Honeyman has never made any secret of how rough a ride retail is in the Internet age, but she just continues to cut hair and sell things she likes. She credits her mother for her skill in creating an atmosphere. “I learned my taste from her. When my mother got bored, she’d redecorate.”

Looking around her new shop-in-progress, she says: “I never imagined at my age I’d be reinventing myself. When my parents were my age, they were retired in Florida. I just signed a five-year lease.”

Heavenly Metal, 208 N. Fourth Ave., 663-4247. Mon.-Fri. 10 a.m.-6 p.m., Sat. 10 a.m.-5 p.m., Sun. noon-5 p.m. heavenlymetal.com

While Honeyman was moving from Ann to Fourth, her neighbor Lisa McDonald was expanding from Fourth to Ann. Her original TeaHaus carries hundreds of teas, “teaccessories,” spice mixtures, finger sandwiches, pastries, and an exotic variety of dishes flavored with teas. Now she’s launching a sister business at 211 E. Ann called Eat More Tea. Most recently Bodies in Balance (which moved to W. Stadium), the new space will not only provide a much larger kitchen for special orders and cooking classes, it will also produce even more sweet treats flavored with teas: gelatos, desserts, caramels, spice blends, chocolates, shortbread kits, homemade candies, and European treats.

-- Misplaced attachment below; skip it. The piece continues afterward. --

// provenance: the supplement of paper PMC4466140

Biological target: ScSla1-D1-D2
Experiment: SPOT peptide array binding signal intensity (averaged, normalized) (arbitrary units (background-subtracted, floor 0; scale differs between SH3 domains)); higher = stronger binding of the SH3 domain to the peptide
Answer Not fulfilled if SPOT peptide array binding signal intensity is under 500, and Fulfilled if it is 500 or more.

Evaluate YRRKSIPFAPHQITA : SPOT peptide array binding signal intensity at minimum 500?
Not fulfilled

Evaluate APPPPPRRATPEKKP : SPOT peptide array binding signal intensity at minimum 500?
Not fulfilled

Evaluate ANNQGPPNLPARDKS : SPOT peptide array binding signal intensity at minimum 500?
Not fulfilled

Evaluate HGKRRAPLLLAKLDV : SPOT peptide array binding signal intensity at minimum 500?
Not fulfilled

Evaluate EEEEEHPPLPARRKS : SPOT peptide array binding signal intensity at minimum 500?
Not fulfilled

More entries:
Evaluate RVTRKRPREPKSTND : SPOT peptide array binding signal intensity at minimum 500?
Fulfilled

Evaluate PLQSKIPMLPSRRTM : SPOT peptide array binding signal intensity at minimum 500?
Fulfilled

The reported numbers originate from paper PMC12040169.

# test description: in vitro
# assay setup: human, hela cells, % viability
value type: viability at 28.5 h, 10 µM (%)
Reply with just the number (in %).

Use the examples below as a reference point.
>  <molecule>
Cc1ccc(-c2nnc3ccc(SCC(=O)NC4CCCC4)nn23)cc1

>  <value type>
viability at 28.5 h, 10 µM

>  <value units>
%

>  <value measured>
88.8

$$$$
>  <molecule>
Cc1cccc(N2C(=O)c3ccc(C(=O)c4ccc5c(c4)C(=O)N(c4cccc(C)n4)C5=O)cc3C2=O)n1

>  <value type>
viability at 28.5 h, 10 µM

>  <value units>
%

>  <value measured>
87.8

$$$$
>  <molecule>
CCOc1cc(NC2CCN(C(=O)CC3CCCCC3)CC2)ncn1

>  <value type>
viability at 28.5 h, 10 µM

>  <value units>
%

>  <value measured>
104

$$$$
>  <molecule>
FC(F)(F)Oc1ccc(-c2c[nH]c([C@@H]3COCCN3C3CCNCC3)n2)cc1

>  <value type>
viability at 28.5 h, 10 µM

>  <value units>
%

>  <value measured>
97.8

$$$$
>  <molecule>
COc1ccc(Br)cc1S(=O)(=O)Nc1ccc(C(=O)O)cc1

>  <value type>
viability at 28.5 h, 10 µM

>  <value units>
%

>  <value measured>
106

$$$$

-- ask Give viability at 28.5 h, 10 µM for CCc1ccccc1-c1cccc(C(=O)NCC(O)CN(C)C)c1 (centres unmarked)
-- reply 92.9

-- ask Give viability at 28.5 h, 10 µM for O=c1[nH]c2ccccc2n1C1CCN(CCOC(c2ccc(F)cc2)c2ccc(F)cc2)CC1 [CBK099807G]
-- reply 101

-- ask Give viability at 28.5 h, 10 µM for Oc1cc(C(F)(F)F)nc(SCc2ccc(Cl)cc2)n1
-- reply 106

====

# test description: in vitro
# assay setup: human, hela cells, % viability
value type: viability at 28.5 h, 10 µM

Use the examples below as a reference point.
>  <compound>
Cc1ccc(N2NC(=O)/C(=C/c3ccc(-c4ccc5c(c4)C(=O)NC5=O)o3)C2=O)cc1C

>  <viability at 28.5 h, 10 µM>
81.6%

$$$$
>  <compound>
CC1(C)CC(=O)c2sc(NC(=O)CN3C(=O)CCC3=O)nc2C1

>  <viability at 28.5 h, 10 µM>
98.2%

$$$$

“People have been trying to get us to expand our business” ever since she opened, McDonald says, collapsing into an armchair near the impressive display of 170-plus tea bins, with a glass of iced peach melba tea in her hand. “We didn’t have enough kitchen space to do that, however, until my landlord talked to me about the space opening up where the spinning studio used to be.”

A Colorado native, McDonald got into tea while teaching international politics at the university in Tuebingen, Germany (one of Ann Arbor’s sister cities). Soon afterward, she met Ann Arbor native Marc Hewko in a theater group. When the couple moved to Sweden, Lisa ran a consulting company in intercultural communications, and they did what Europeans do at night: “walk to a cafe to get tea and cakes,” she says. After their first child, Tim, was born, the couple decided to move to Marc’s hometown.